REHA GERÇEK · June 29, 2010

Oakland House / Kanner Architects | ArchDaily: http://bit.ly/aZjMEY

gigi · September 24, 2009

it's got some very nice lines overall-- the uncluttered simplicity... the bowed walls are a pretty cool dual-duty idea. The texture of the exterior walls are unusual & definitely defines the structure, but it's lacking *some*thing... glad the owners are happy tho...

oscar falcón lara · September 23, 2009

Well the construction seems to be on par with the budget expressed here, it has all the perks of a cool light dwelling and if they built it then the client must have been satisfied with the result, otherwise why bother?, the architect did a great job in getting a design from thought to built so congrats on that. Besides that,I don't agree with many comments above me and I think it is a good project, some seem to forget that if it is a home not built for them than all criticism will fall on deaf ears, surely there are debatable aspects to any project, but what is more important is the fact that the client ended up with a project built for his specific needs, the family that lives there must be thrilled, hoping they feel the same 10 years from now, maybe they like it even more who knows.

cad · September 22, 2009

They curve wall looks like they're getting ready for tiles. Tim Griffith. I don't know about meticulous, should have used a finer trowel and shorter scratches for a metallic look. Tim Griffith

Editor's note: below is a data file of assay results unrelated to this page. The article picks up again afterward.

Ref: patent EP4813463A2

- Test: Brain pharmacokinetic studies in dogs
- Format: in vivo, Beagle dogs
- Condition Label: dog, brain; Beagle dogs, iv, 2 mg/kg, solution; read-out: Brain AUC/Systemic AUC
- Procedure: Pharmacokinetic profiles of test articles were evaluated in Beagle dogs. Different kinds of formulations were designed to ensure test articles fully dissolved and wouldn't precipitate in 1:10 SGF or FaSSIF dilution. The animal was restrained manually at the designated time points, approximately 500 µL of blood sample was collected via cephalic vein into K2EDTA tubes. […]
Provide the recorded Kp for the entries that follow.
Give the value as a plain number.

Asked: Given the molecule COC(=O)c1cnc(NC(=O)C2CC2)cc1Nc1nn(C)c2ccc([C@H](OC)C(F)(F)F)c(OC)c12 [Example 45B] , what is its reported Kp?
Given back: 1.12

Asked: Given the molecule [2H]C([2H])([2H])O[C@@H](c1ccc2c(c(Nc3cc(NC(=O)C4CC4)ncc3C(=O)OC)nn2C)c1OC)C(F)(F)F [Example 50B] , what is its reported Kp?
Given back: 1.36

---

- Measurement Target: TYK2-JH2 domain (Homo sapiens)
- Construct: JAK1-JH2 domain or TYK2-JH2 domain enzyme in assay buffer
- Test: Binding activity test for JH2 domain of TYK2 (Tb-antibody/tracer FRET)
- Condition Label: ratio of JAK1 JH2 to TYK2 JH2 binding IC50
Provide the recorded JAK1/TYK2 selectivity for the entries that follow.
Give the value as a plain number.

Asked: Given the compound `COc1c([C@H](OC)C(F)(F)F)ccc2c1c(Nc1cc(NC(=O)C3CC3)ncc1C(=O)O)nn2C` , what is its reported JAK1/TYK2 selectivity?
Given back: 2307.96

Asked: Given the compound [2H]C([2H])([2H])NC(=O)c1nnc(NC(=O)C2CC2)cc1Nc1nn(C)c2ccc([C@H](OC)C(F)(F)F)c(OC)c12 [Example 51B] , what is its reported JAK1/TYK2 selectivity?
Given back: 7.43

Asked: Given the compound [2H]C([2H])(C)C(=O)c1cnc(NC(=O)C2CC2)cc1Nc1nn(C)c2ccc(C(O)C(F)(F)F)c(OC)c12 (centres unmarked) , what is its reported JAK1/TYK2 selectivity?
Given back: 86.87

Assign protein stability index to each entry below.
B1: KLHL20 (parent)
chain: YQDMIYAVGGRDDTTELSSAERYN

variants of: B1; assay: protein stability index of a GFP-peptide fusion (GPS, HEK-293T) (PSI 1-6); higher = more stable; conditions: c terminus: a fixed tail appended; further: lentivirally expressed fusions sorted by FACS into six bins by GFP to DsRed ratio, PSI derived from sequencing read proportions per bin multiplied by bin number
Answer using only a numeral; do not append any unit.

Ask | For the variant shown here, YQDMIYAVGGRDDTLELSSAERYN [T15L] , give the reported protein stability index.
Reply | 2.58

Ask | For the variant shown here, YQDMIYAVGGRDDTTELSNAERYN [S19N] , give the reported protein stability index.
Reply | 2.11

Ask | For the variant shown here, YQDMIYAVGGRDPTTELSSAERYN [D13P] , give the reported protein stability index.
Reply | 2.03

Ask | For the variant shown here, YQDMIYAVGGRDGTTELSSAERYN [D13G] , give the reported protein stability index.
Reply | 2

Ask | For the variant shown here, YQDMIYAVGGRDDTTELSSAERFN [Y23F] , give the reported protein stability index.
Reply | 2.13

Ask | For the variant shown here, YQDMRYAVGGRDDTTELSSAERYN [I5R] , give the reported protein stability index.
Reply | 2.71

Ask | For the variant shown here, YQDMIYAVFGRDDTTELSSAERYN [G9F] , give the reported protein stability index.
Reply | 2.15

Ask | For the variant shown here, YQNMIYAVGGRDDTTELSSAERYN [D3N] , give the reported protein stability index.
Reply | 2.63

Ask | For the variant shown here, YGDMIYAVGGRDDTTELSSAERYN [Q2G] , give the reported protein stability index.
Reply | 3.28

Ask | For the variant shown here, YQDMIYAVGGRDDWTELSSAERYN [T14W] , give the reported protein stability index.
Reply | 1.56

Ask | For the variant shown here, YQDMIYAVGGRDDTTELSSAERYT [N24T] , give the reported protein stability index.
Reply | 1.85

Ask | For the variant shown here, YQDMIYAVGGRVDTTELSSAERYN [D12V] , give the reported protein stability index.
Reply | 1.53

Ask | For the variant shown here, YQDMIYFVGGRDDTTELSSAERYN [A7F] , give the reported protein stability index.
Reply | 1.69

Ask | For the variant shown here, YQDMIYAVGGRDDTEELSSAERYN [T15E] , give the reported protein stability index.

frank · September 22, 2009

I think this is a nice project, it srikes a great balance between minimal and mannered. I especially like the angled fascias - a suble nod to Lloyd Wright's mid-century houses.

jimmy · October 01, 2009 10:44 PM

whatever, amateur...

alejandro · September 22, 2009

I find it a prime example of what architecture form the States looks and feels like.
It’s in-between to put it in simple terms.
You can´t say it’s really contemporary, or minimalistic, or transparent or sculptural or cold or to magazine oriented, etc. It´s just plain boring.

I.P Freely · September 22, 2009

I suppose it is a matter of aesthetics. I am not a student nor am I an architect. Therefore, aesthetically speaking I find the house to be ugly. That's my only argument--aesthetics.

Jeison · September 22, 2009

Beautiful. Love the transparence!

Architecture+Molding · September 22, 2009

Oakland House / Kanner Architects: © Tim Griffith Architects: Kanner Architects Location: Oakland, California, U.. http://bit.ly/wwVRA

nombre · September 22, 2009

stucked in the 70s - this is not the architecture which reflects the zeitgeist.

vladimir zotov · September 22, 2009

concrete texture on side wall is very interesting

archiyed · September 22, 2009

too much transparent

no_ro_ma · September 22, 2009

fery coot..

Gnomic · September 22, 2009

This project makes me sad for the missed opportunity - nice site, decent budget, client wants a great modern house - and for whatever reason, the architect can't pull it together.

alfred · September 25, 2009 12:35 PM

what would you have done?

harry · September 23, 2009 06:05 PM

You can't make everybody happy, but I think the design is well considered and I think the architect is very successful to accomplish the wishes of his clients.

Archlad · September 22, 2009 07:46 AM

Gnomic, what do you mean by saying “and for whatever reason”. Any arguments?

I think it’s great.

···

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奥克兰住宅/ Kanner Architects